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The Lonely American By Chris Hedges

Michael P. Printup, president of Watkins Glen International, one of the country’s largest racetracks, stood with a group of about a dozen race fans at 8:30 a.m. Saturday. Next to him were boxes of free doughnuts and coffee. A line of men with towels, who had spent the night in nearby RV campers, pop-up campers and tents, stood patiently outside the door to a shower room. A light drizzle, one that would turn into a torrential downpour and lead to the races being canceled in the afternoon, coated the group, all middle-aged or older white men. They were discussing, amid the high-pitched whine of cars practicing on the 3.4-mile, 11-turn circuit racetrack, the aging demographic of race fans and the inability to lure a new generation to the sport.

“Maybe if you installed chargers for phones around the track they would come,” suggested one gray-haired man.

But it is not just sporting events. Public lectures, church services, labor unions, Veterans of Foreign Wars halls, Masonic halls, Rotary clubs, the Knights of Columbus, the Lions Club, Grange Hall meetings, the League of Women Voters, Daughters of the American Revolution, local historical societies, town halls, bowling leagues, bridge clubs, movie theater attendance (at a 20-year low), advocacy groups such as the NAACP and professional and amateur theatrical and musical performances cater to a dwindling and graying population. No one is coming through the door to take the place of the old members. A generation has fallen down the rabbit hole of electronic hallucinations—with images often dominated by violence and pornography. They have become, in the words of the philosopher Hannah Arendt, “atomized,” sucked alone into systems of information and entertainment that cater to America’s prurient fascination with the tawdry, the cruel and the deadening cult of the self.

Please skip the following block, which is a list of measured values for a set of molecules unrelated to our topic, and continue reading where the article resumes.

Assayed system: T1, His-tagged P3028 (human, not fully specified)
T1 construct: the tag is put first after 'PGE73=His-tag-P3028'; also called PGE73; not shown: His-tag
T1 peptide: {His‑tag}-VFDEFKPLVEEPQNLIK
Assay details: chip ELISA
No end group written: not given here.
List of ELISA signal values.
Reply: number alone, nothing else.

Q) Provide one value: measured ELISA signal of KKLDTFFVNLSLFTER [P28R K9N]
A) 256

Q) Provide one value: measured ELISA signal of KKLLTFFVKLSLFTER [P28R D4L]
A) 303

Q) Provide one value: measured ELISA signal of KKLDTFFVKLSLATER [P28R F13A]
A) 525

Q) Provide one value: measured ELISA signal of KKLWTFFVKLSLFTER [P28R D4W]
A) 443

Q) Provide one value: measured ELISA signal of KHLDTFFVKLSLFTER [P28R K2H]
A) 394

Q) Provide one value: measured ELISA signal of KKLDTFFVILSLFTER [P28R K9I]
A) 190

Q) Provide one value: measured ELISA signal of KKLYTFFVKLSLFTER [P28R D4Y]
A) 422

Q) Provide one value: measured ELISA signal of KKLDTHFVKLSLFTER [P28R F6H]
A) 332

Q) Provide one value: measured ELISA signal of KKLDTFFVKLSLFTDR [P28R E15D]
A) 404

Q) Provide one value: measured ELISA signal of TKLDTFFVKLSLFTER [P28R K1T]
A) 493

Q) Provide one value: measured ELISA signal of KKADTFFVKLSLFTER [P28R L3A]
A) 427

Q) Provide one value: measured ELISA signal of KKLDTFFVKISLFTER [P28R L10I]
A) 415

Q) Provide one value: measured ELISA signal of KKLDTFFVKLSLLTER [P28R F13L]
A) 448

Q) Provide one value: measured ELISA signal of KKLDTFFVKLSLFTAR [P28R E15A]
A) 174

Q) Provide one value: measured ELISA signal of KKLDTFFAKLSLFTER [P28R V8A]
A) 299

The entrapment in a world of nonstop electronic sounds and images, begun with the phonograph and radio, advanced by cinema and television and perfected by video games, the Internet and hand-held devices, is making it impossible to build relationships and structures that are vital for civic engagement and resistance to corporate power. We have been transformed into commodities. The steady decline of the white male heaven that is NASCAR—which has stopped publishing the falling attendance at its tracks and at some speedways has begun to tear down bleachers—is ominous. It is the symbol of a captive society.

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